We have all heard the saying that old habits are hard to break, and when it comes to our diets, this is no exception.
While I will never be an icon for health and you will never catch me at a gym, I am very aware of what I feed my body, and as a result, I have kept extremely healthy, happy and well. Over the years I have read and witnessed the drastic rise of health issues like autism, obesity, allergies and cancer – to name a few – and I started to ask the question, “why?” To answer this question, it seemed that food was the place to start. It was as I began to understand the effects of food on the body, I embarked on the slow process of changing old habits.
Growing up in the 70s and 80s, we never had kids at school with autism, and the idea of not bringing a peanut butter and jam sandwich for lunch was absurd. When in elementary school, we made fun of the one fat kid in the school, and even he was far from obese. As a child the topic of cancer was something we never spoke about, not because it did not exist, but because no one that I or my friends or family knew ever came into contact with someone who was diagnosed with cancer.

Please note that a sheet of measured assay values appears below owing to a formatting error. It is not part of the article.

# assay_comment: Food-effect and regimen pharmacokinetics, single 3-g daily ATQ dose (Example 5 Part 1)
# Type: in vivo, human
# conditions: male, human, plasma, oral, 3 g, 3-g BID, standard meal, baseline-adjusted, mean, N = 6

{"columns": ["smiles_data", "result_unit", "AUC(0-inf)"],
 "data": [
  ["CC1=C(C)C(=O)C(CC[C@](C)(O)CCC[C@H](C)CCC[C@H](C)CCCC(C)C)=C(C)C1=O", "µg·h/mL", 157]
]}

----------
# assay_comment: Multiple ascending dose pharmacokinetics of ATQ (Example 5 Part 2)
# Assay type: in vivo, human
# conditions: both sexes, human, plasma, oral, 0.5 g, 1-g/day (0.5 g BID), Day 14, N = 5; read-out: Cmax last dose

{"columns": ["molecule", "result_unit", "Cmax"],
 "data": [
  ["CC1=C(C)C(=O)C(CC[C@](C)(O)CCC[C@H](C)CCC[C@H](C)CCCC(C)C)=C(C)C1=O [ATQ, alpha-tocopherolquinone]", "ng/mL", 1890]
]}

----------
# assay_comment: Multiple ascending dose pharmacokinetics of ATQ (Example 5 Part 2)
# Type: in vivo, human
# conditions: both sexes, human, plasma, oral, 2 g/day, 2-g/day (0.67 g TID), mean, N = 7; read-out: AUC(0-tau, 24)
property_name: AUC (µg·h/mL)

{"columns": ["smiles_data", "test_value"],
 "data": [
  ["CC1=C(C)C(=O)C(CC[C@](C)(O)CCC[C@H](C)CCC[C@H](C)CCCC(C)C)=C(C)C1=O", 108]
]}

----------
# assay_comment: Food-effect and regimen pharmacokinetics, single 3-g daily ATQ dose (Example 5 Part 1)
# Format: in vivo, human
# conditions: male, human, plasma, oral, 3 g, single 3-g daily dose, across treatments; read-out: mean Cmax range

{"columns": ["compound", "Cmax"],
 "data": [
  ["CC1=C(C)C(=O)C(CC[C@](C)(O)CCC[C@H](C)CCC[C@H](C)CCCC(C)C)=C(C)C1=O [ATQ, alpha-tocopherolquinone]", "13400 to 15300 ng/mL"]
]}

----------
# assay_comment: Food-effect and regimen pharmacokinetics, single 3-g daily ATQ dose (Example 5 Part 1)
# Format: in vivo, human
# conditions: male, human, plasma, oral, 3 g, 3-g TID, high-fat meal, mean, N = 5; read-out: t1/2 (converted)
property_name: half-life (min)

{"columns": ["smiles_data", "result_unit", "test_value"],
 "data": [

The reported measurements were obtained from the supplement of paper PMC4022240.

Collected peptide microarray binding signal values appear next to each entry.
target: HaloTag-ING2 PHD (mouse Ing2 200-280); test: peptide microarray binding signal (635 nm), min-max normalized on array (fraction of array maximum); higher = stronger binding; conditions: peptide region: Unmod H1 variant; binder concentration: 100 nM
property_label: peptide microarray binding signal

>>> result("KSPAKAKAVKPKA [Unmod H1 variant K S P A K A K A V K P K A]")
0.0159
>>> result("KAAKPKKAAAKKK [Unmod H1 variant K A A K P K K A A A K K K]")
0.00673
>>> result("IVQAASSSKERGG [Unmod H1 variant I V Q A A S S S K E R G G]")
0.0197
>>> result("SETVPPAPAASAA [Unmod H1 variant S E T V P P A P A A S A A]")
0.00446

So what has changed? After reflecting on so many things, I can come to one certain conclusion: Our food.
As the process of producing food has evolved, it has been our health that has suffered. Not only is our food now laced with pesticides and processed with genetically modified organisms (GMOs), it often comes from countries that have little concern for the environment in which these foods are grown. And why is it that nearly impossible to find foods that do not contain sugar, fructose, glucose or aspartame, all of which has been found to have direct links to cancer.
The more aware I became of the trends affecting food, the more logical it seemed that all of these trends are responsible for the growing numbers of illnesses among children and adults alike. Is it such a stretch to suggest that the alarming increase in cancer and obesity is due to the increase of refined sugar in nearly every product? And is it unfair to argue that diseases like autism and the increasing severity of allergies is the result of the pesticides and genetically modified foods that our bodies are consuming? Is it wrong to think that genetically modified foods will genetically modify how our bodies react to these foods?
So what is the solution? Simple! We must look at our old habits and change them. For instance, while I will be the first to indulge a chocolate snack when the occasion arises, I will not buy any day-to-day products that have refined sugars of any kind. And while my vocabulary is pretty high, if I do not know what the ingredients are on a label, I certainly will not be consuming them. And of course, unless it says organic and GMO free, I will not buy those either.
The key to healthy living is making healthy choices, and the path to healthy choices is taking the time to educate ourselves while finding the will to break old habits.
Sean Douglas, BA, MA